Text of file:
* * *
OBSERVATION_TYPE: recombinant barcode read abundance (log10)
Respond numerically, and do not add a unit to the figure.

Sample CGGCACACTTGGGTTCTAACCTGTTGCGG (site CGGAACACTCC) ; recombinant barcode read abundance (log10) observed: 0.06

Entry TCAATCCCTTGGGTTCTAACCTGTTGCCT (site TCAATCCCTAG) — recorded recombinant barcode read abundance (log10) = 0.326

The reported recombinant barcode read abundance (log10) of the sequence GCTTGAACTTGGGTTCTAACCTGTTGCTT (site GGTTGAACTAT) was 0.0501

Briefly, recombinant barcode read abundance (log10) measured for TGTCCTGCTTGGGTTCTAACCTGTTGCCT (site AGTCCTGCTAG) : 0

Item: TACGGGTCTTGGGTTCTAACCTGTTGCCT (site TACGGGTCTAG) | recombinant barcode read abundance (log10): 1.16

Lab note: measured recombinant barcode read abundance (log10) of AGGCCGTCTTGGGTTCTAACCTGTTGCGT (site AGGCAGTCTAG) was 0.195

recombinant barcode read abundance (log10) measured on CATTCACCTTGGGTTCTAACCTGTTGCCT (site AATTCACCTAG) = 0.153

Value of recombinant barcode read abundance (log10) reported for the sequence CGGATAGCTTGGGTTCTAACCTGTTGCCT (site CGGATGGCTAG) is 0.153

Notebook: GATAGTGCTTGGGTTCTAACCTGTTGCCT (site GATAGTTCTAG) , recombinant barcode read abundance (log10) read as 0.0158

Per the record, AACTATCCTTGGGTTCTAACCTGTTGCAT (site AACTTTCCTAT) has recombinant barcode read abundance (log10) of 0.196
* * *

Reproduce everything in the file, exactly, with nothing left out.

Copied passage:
OBSERVATION_TYPE: recombinant barcode read abundance (log10)
Respond numerically, and do not add a unit to the figure.

Sample CGGCACACTTGGGTTCTAACCTGTTGCGG (site CGGAACACTCC) ; recombinant barcode read abundance (log10) observed: 0.06

Entry TCAATCCCTTGGGTTCTAACCTGTTGCCT (site TCAATCCCTAG) — recorded recombinant barcode read abundance (log10) = 0.326

The reported recombinant barcode read abundance (log10) of the sequence GCTTGAACTTGGGTTCTAACCTGTTGCTT (site GGTTGAACTAT) was 0.0501

Briefly, recombinant barcode read abundance (log10) measured for TGTCCTGCTTGGGTTCTAACCTGTTGCCT (site AGTCCTGCTAG) : 0

Item: TACGGGTCTTGGGTTCTAACCTGTTGCCT (site TACGGGTCTAG) | recombinant barcode read abundance (log10): 1.16

Lab note: measured recombinant barcode read abundance (log10) of AGGCCGTCTTGGGTTCTAACCTGTTGCGT (site AGGCAGTCTAG) was 0.195

recombinant barcode read abundance (log10) measured on CATTCACCTTGGGTTCTAACCTGTTGCCT (site AATTCACCTAG) = 0.153

Value of recombinant barcode read abundance (log10) reported for the sequence CGGATAGCTTGGGTTCTAACCTGTTGCCT (site CGGATGGCTAG) is 0.153

Notebook: GATAGTGCTTGGGTTCTAACCTGTTGCCT (site GATAGTTCTAG) , recombinant barcode read abundance (log10) read as 0.0158

Per the record, AACTATCCTTGGGTTCTAACCTGTTGCAT (site AACTTTCCTAT) has recombinant barcode read abundance (log10) of 0.196